Definition of precarious in English:


Line breaks: pre¦car|ious
Pronunciation: /prɪˈkɛːrɪəs


  • 1Not securely held or in position; dangerously likely to fall or collapse: a precarious ladder
    More example sentences
    • She watched in the rearview mirror as he fell from his precarious standing position on the trunk to crumple into the back seat.
    • But now they have gone out on such precarious limbs their positions are clearly untenable.
    • Cyclists and drivers unperturbed by my precarious position skimmed past me in both directions.
  • 1.1Dependent on chance; uncertain: he made a precarious living as a painter
    More example sentences
    • It's a tiny blob of lava that previously housed a small community, making a precarious living from fishing, on its rocky slopes.
    • They managed to scrape a precarious living from the eggs laid by that one hen.
    • The situation is even more precarious this time around.
    uncertain, insecure, unreliable, unsure, unpredictable, undependable, risky, hazardous, dangerous, unsafe, hanging by a thread, hanging in the balance, perilous, treacherous, on a slippery slope, on thin ice, touch-and-go, built on sand, doubtful, dubious, delicate, tricky, problematic; unsettled, unstable, unsteady, shaky, rocky, wobbly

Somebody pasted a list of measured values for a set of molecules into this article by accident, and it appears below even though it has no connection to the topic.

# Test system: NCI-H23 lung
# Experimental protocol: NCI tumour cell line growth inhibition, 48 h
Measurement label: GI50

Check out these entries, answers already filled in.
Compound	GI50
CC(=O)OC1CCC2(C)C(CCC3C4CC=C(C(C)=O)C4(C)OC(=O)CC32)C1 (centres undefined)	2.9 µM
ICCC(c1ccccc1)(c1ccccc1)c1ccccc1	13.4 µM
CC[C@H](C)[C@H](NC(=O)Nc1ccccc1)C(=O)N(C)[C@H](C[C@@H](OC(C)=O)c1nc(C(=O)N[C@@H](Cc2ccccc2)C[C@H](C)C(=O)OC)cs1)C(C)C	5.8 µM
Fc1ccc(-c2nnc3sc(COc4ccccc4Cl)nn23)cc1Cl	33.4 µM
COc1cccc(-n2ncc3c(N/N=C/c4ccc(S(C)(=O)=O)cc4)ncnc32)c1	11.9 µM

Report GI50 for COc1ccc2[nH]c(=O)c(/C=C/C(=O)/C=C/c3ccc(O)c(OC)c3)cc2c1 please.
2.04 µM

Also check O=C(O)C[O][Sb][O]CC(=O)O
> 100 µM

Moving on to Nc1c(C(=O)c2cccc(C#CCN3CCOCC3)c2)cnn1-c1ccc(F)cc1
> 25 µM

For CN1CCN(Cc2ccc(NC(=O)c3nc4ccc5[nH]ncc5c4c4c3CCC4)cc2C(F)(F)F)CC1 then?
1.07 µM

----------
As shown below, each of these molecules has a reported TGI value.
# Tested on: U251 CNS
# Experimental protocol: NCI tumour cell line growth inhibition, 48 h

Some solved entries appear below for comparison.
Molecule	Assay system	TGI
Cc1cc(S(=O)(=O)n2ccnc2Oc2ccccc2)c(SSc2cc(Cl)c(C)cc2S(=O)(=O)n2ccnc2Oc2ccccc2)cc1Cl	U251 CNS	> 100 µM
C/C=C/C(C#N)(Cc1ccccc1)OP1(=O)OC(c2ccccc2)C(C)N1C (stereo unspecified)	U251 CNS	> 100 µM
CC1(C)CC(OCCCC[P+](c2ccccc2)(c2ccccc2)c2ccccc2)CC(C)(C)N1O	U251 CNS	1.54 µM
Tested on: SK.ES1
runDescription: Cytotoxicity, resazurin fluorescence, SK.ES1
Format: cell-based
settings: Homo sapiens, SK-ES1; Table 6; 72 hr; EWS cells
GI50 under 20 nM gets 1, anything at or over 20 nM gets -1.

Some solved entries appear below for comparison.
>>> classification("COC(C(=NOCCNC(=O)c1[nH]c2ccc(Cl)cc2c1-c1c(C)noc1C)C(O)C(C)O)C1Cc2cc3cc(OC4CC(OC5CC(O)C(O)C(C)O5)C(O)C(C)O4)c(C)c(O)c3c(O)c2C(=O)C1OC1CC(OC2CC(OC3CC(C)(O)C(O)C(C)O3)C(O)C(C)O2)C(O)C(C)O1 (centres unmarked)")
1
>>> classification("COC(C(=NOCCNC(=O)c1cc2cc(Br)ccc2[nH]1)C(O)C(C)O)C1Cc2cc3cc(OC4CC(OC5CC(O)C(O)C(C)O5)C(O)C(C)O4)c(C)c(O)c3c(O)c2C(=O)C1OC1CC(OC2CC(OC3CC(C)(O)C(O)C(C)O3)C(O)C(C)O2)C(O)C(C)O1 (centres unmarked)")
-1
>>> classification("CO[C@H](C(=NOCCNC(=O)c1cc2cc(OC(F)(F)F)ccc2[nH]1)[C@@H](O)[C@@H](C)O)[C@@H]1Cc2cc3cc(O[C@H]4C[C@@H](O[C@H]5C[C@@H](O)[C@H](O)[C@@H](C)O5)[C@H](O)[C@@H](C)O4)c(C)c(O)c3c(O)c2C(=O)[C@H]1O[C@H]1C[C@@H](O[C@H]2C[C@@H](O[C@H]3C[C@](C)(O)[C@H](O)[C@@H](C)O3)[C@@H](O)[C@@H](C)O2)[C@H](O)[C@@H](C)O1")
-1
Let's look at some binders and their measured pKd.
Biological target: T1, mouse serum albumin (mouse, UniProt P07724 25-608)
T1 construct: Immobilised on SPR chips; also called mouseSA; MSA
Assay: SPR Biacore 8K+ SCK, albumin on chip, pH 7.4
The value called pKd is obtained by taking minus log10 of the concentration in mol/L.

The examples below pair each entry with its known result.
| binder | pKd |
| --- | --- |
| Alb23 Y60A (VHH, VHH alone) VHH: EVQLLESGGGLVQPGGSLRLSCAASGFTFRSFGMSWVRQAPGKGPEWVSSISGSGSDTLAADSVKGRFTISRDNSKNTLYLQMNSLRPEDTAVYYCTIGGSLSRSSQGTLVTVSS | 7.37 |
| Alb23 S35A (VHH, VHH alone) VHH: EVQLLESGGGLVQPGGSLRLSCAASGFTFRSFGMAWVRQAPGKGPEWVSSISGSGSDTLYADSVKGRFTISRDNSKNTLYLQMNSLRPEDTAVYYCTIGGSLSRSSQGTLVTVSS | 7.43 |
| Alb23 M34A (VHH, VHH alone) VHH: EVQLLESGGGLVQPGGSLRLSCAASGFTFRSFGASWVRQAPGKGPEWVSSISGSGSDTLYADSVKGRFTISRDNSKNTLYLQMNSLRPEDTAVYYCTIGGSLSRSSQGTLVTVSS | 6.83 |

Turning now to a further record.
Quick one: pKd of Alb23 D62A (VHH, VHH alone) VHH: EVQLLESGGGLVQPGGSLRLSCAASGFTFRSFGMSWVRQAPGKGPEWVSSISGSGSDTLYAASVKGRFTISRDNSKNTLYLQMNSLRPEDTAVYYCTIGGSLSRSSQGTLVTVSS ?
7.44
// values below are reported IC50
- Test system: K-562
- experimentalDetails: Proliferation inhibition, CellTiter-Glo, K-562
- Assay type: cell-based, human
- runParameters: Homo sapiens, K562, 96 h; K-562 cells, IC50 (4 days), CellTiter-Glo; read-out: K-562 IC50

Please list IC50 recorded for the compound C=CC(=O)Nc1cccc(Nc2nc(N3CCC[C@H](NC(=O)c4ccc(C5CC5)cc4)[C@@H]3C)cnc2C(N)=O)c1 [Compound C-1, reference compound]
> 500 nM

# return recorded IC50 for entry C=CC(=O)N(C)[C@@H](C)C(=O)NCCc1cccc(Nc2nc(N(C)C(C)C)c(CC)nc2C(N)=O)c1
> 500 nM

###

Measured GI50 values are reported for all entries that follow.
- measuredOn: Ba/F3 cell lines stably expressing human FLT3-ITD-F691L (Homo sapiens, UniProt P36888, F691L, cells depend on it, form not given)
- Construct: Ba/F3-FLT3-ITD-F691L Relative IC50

informal dicey, chancy, hairy, iffy
    British informal dodgy
    archaic or • humorous parlous



More example sentences
  • What appears precariously dangerous is, in fact, a system that not only works but seems to run very smoothly.
  • The silence on the staircase was as heavy and dangerous as a precariously suspended anvil.
  • If you are brave enough, try the outdoor thrill rides perched precariously atop the tower.


More example sentences
  • The figures, one numb and the other glib, stand on an adjacent set of tracks, which underlines the precariousness of their happy moment.
  • In this second outing, the source material - the perils and precariousness of young love - is much the same.
  • I think there was a certainty of personal survival in the earlier poems, and so you worried about somebody else's precariousness or extinction.


mid 17th century: from Latin precarius 'obtained by entreaty' (from prex, prec- 'prayer') + -ous.

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